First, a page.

Centered on the figure and political influence of Pericles, the second book of Thucydides’ History of the Peloponnesian War has a particularly high density of purple passages, from Pericles’ funeral oration to the description of the plague in Athens, to Thucydides’ assessment of Pericles’ leadership and of the developments between his death and the end of the war. Readers interested in the interpretation of such passages, and in broader questions to do with Thucydides’ political views and historical aims, have just acquired one new, powerful instrument for their toolkit. The book under review consists of an introductory essay (pp. 21-59), critical text, with a modicum of apparatus, and translation of book II, and an expansive commentary (pp. 221-605). Quite appropriately for book II, the introductory essay deals mostly with Thucydides’ attitude to Pericles and to the Athenian democracy, including informative excursuses on such topics as the oligarchic turn of 411 or the Melian dialogue. Every translation is to some extent an interpretation of the text, and this is particularly true when the text being translated is Thucydides. Fantasia’s (henceforth F.) translation is clearly intended to leave the reader in no doubt as to how he understands any given passage, even at the price of lengthening significantly the sentences so that nothing should remain implicit — something for which especially non-native speakers of Italian will be grateful. However, the real strength of F.’s work is in the commentary, the most detailed and comprehensive available on this book of Thucydides. It is first and foremost a historical commentary of a rather traditional sort, whose main goal is the reconstruction of events and the elucidation of their interpretation by Thucydides. Issues of language and grammar are dealt with fairly often, but not often enough for a reader whose Greek is not very advanced to rely solely on F., especially given that the Greek quoted in the commentary is not translated. Generally speaking, rhetoric and style are not F.s preferred cup of tea. On the other hand, problems of historical interpretation are discussed in painstaking detail, with admirable clarity, soundness of judgment, and full use of all the relevant scholarship, regardless of the language. Key parts of the book are introduced in the commentary by overall discussions (the introduction to the funeral speech runs to around 10 pages). Unless the present reader has overlooked something, F. does not seem especially interested in archaeological evidence which might be brought to bear on Thucydides’ narrative (e.g. no notice is taken of the very recent finding of the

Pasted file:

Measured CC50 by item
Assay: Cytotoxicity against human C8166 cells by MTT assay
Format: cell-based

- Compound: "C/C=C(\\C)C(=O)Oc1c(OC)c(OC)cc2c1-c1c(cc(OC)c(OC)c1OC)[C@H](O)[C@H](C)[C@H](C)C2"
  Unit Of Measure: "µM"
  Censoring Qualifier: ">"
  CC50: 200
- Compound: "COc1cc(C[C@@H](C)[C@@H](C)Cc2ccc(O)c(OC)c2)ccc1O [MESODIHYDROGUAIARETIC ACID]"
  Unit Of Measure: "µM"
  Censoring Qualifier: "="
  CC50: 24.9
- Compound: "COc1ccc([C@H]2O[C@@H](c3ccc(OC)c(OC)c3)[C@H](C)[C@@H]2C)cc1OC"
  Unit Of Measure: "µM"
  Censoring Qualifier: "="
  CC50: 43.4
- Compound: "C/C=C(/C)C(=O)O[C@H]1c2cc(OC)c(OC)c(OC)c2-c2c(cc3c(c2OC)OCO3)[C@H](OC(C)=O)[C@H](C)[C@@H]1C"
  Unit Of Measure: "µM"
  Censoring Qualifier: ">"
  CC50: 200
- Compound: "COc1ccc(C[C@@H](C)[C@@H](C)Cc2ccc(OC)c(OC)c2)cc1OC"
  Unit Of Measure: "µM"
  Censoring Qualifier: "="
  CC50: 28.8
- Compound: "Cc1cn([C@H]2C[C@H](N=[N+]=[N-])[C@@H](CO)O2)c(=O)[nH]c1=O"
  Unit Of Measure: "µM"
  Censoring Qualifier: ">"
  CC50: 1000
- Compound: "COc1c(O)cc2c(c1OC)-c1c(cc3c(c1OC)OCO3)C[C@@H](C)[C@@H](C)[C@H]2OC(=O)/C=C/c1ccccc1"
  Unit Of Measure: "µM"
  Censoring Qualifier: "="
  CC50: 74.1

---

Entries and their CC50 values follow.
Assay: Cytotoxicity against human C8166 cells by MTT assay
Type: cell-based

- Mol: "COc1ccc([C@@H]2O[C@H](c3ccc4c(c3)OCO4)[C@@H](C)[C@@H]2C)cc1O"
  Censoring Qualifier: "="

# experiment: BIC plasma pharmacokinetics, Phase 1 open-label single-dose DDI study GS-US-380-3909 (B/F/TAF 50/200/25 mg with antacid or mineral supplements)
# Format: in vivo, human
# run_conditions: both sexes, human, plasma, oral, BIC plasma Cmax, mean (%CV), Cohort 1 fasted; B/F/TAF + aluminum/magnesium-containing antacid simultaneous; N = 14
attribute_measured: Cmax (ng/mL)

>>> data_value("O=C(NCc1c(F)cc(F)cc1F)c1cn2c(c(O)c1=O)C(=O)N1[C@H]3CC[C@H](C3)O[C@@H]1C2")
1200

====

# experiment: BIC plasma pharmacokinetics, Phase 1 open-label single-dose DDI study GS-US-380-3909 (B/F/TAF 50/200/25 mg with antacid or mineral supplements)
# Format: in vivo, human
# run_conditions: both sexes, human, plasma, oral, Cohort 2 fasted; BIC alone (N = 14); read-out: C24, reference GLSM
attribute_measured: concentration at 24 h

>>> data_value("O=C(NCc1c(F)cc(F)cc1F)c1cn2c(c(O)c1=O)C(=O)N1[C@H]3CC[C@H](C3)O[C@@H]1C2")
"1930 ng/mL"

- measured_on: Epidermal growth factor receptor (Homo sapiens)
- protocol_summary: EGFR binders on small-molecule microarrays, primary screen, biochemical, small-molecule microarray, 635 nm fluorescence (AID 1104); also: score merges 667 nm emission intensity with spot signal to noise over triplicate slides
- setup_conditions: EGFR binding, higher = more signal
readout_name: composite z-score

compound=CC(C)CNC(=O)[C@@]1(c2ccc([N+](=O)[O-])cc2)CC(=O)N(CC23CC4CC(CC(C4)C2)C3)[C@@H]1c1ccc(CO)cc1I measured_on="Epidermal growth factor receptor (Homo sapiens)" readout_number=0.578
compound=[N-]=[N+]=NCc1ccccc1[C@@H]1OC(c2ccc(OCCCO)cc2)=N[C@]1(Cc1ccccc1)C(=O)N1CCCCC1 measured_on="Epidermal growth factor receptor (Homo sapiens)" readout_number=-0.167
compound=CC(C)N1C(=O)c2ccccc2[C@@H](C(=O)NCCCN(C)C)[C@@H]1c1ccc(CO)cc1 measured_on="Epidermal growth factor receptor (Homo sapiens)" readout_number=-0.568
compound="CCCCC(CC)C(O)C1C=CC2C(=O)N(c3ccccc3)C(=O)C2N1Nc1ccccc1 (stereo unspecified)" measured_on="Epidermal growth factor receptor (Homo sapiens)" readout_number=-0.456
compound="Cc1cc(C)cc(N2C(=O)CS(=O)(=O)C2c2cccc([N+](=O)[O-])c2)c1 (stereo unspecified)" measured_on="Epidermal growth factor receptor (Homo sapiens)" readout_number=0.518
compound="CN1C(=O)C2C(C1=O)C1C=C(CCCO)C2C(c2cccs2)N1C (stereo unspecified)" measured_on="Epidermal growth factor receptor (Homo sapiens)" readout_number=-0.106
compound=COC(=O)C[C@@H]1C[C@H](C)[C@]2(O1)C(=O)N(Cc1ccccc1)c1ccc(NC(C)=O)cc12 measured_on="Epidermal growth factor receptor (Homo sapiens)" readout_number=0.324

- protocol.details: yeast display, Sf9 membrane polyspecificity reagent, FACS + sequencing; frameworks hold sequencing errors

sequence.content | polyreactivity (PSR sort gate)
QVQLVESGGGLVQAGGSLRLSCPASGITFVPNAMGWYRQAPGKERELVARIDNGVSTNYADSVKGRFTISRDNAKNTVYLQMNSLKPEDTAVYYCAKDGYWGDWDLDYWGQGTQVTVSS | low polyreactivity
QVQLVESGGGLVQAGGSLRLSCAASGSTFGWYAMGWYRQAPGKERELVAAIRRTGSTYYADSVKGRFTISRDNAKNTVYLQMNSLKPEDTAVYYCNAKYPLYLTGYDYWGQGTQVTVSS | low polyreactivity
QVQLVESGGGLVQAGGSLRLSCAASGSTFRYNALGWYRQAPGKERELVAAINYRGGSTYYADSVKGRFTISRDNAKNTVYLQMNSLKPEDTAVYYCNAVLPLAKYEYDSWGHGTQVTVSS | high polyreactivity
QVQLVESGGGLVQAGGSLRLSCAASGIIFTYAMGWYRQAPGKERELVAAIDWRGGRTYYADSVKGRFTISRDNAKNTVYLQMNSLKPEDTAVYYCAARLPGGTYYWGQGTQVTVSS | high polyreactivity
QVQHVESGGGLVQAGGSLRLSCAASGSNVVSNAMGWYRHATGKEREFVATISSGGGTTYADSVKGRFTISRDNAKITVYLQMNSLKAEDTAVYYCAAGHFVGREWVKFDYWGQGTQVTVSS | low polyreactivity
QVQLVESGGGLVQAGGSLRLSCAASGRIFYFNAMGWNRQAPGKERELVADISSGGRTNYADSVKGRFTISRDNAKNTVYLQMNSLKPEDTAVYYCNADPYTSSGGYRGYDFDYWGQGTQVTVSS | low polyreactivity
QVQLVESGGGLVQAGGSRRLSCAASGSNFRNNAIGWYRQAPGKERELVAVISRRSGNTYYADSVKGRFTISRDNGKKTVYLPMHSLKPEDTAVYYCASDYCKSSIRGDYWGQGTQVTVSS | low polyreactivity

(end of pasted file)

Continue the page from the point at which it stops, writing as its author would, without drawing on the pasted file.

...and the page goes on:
In order to give the reader a clearer sense of what to expect from this commentary, attention will now focus on two different portions of the text: first the description of the preparation for war at Athens and Sparta and their respective allies, a passage where factual information is extremely dense, and then Pericles’ last speech.